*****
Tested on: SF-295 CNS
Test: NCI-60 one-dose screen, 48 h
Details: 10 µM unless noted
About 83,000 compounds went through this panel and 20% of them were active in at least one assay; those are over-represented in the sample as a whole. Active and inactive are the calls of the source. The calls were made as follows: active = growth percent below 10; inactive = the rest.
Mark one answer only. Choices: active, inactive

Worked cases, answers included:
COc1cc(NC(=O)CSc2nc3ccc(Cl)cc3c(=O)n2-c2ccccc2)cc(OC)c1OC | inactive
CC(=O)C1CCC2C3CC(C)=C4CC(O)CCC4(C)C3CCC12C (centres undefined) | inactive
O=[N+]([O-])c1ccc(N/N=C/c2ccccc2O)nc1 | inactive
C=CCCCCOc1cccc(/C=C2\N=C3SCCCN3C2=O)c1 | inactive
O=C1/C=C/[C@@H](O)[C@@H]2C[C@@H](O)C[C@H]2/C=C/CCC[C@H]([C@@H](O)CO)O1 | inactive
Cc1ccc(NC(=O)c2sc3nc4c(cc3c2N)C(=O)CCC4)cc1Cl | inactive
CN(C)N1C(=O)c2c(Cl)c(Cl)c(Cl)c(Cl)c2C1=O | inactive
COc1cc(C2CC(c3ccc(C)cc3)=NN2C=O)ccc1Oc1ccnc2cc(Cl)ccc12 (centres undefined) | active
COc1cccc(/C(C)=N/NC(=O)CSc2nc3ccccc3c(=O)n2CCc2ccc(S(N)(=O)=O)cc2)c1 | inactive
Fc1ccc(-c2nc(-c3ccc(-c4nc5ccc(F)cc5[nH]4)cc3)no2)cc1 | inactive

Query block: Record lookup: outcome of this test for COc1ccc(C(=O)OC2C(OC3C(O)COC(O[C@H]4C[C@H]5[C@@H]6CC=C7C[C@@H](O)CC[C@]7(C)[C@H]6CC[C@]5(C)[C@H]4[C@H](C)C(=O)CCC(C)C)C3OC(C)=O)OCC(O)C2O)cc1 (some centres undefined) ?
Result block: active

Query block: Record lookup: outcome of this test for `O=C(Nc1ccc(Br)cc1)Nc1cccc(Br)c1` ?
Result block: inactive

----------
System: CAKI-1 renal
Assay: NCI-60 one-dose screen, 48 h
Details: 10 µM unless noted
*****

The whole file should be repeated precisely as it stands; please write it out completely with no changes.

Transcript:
Tested on: SF-295 CNS
Test: NCI-60 one-dose screen, 48 h
Details: 10 µM unless noted
About 83,000 compounds went through this panel and 20% of them were active in at least one assay; those are over-represented in the sample as a whole. Active and inactive are the calls of the source. The calls were made as follows: active = growth percent below 10; inactive = the rest.
Mark one answer only. Choices: active, inactive

Worked cases, answers included:
COc1cc(NC(=O)CSc2nc3ccc(Cl)cc3c(=O)n2-c2ccccc2)cc(OC)c1OC | inactive
CC(=O)C1CCC2C3CC(C)=C4CC(O)CCC4(C)C3CCC12C (centres undefined) | inactive
O=[N+]([O-])c1ccc(N/N=C/c2ccccc2O)nc1 | inactive
C=CCCCCOc1cccc(/C=C2\N=C3SCCCN3C2=O)c1 | inactive
O=C1/C=C/[C@@H](O)[C@@H]2C[C@@H](O)C[C@H]2/C=C/CCC[C@H]([C@@H](O)CO)O1 | inactive
Cc1ccc(NC(=O)c2sc3nc4c(cc3c2N)C(=O)CCC4)cc1Cl | inactive
CN(C)N1C(=O)c2c(Cl)c(Cl)c(Cl)c(Cl)c2C1=O | inactive
COc1cc(C2CC(c3ccc(C)cc3)=NN2C=O)ccc1Oc1ccnc2cc(Cl)ccc12 (centres undefined) | active
COc1cccc(/C(C)=N/NC(=O)CSc2nc3ccccc3c(=O)n2CCc2ccc(S(N)(=O)=O)cc2)c1 | inactive
Fc1ccc(-c2nc(-c3ccc(-c4nc5ccc(F)cc5[nH]4)cc3)no2)cc1 | inactive

Query block: Record lookup: outcome of this test for COc1ccc(C(=O)OC2C(OC3C(O)COC(O[C@H]4C[C@H]5[C@@H]6CC=C7C[C@@H](O)CC[C@]7(C)[C@H]6CC[C@]5(C)[C@H]4[C@H](C)C(=O)CCC(C)C)C3OC(C)=O)OCC(O)C2O)cc1 (some centres undefined) ?
Result block: active

Query block: Record lookup: outcome of this test for `O=C(Nc1ccc(Br)cc1)Nc1cccc(Br)c1` ?
Result block: inactive

----------
System: CAKI-1 renal
Assay: NCI-60 one-dose screen, 48 h
Details: 10 µM unless noted